There is a Court Baron belonging to the said manor, kept at the manor house, at the will of the Lord. Also a Court Leet kept at the usual times, and the tenants of the said manor are to perform their suit and service to the Lord at the courts aforesaid.
The copyholders pay upon descent or alienation a fine of two shillings per acre.
An Additional Survey, Being Parcel Of The Waste Of The Manor Of Tottenhall Alias Tottenham Court
There is a messuage or tenement built with brick standing upon a parcel of the waste belonging to the aforesaid manor, which one John Garroway claimeth to hold by a grant from the late Queen Elizabeth as of East Greenwich, and not of the manor of Tottenhall, consisting of a porch, a hall, a parlour, a kitchen, a cellar, five chambers, two garrets, a larder, two little garden plots, or yards, containing by estimation from south to north seventy-seven foot and in breadth from east to west twenty-four of assize, adjoining to a tenement in the occupation of Edward Drake, by the rent of four pence per annum, but is worth over and above the said rent £16 0s. 0d.
Mary Needham, widow, holds by lease one cottage parcel of the waste of the said manor containing by estimation eighteen rod in length and four rod in breadth abutting on the land late Richard Nicolls and on the lands of Widow Palmer and upon the highway leading from Kentish Town to Highgate on the east, late in the possession of Richard Seelie at two pence per annum, the which we value to be worth over and above the said rent £2.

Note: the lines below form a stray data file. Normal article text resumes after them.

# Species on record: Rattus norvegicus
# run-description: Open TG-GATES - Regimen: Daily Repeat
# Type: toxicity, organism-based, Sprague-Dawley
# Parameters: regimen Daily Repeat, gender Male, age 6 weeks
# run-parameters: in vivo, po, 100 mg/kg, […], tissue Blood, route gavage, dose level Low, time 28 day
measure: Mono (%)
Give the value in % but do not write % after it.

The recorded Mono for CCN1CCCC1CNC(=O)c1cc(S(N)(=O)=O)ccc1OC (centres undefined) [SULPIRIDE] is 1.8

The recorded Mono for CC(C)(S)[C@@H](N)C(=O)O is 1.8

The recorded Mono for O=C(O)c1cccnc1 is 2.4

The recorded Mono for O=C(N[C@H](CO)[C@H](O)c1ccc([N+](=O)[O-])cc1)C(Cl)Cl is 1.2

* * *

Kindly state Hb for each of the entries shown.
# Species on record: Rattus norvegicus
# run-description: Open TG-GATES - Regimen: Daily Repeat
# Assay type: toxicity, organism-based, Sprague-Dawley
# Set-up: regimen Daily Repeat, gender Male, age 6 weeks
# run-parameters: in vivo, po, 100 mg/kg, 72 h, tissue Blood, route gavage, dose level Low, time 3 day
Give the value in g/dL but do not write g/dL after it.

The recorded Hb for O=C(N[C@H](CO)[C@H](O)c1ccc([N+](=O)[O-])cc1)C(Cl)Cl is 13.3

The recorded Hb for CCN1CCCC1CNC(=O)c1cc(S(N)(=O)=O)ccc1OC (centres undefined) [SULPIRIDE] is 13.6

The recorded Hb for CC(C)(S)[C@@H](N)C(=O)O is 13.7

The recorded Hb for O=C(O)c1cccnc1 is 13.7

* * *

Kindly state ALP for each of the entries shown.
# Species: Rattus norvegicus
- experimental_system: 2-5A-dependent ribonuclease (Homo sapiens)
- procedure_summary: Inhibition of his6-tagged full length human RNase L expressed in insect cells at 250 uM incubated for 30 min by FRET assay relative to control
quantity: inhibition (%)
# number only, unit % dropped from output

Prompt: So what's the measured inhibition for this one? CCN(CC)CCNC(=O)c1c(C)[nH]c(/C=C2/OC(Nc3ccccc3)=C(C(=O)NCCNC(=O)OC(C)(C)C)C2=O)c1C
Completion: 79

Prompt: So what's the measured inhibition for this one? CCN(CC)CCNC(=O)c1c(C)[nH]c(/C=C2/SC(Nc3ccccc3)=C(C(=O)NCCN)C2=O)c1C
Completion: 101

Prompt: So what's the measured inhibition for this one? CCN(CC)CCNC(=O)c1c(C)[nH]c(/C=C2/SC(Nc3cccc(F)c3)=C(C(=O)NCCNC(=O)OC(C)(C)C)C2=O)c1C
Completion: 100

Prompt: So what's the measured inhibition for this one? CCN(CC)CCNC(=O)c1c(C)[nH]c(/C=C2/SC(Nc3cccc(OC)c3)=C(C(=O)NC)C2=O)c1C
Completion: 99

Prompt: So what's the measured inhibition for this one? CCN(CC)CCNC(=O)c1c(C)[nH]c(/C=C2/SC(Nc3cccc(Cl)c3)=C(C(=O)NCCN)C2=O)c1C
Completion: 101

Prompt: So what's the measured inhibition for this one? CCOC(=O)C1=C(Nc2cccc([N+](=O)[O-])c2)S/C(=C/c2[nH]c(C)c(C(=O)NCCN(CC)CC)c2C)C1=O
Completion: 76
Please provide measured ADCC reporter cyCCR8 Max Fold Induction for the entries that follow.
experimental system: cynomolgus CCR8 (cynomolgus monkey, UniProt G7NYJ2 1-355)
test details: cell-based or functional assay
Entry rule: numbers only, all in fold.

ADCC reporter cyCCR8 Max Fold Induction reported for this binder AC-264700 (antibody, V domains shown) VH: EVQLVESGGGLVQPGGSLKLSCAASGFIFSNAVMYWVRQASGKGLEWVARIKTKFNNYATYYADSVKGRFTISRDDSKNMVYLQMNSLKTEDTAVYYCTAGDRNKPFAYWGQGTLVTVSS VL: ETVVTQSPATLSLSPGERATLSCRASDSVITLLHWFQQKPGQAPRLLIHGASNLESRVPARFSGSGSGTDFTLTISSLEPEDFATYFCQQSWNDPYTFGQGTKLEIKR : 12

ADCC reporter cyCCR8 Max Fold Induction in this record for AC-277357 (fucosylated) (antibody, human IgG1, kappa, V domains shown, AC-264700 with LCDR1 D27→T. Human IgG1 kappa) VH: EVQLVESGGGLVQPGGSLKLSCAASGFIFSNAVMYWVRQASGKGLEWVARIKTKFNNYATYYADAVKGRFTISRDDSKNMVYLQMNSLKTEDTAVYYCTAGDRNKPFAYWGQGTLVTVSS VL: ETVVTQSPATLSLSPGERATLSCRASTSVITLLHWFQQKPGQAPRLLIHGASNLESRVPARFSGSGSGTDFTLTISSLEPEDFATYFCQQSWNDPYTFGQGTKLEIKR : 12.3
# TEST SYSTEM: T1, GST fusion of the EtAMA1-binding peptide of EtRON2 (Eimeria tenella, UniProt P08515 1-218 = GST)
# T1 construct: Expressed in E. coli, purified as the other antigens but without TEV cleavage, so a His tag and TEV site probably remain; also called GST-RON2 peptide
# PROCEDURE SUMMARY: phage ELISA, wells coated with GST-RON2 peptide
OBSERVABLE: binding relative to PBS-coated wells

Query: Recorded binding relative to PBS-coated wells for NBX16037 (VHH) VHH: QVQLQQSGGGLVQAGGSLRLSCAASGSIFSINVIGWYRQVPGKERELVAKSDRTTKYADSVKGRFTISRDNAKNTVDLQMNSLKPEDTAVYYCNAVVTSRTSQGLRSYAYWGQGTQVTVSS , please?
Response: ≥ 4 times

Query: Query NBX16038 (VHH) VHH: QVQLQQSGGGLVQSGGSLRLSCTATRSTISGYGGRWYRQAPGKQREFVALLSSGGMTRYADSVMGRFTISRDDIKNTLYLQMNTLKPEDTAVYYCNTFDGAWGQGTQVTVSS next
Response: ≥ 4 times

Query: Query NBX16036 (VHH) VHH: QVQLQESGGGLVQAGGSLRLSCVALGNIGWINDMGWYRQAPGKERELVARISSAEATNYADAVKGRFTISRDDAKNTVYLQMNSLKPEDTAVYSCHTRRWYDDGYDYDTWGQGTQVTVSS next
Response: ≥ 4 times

Exam. by Will. Webb,
Surveyor General, 1649.
APPENDIX X (fn. 167) : The parsonage of Kentish Towne
A Survey of the Parsonage of Kentish Towne with the right, members and appurtenances thereof lying and being in the county of Middlesex, late parcel of the possessions or late belonging to the late Dean and Chapter of the Cathedral Church of St. Paul's, London, made and taken by us whose names are hereunto subscribed in the month of October, 1649, by virtue of a Commission to us granted grounded upon an Act of the Commons of England assembled in Parliament for the Abolishing of Deans, Deans and Chapters, Canons, Prebends and other Offices and titles of and belonging to any Cathedral or Collegiate Church or Chapel within England and Wales, under the hands and seals of four or more of the Trustees in the said Act named and appointed.
Memorandum. Margaret Bust, widow, deceased, by indenture of lease dated the 22th day of April, 1637, in the 13th year of the late King Charles granted by Thomas Wynniffe late Dean of the Cathedral Church of St. Paul's, London, and the Chapter of the same, held all the last mentioned premises with the appurtenances for the term of 21ty years from the feast of the Annunciation of the Blessed Virgin Mary before the (said) date under the reserved yearly rent of thirteen pounds six shillings and eight pence payable at Michaelmas and Our Lady Day or within ten days next after either of the said feasts by even and equal portions; but they are worth upon improvement as before appeareth over and above the said rent per annum £21 13s. 4d.
The Lessors hath demised all that their Parsonage of Kentish Town aforesaid with all houses, buildings, glebe lands, tithes, oblations and all other rights, profits, commodities and advantages to the same Parsonage belonging (except the presentation, collation and nomination of the Vicar to the Vicarage of the Church of Kentish Towne aforesaid whenever and so often as it shall fortune to fall or become void during the lease).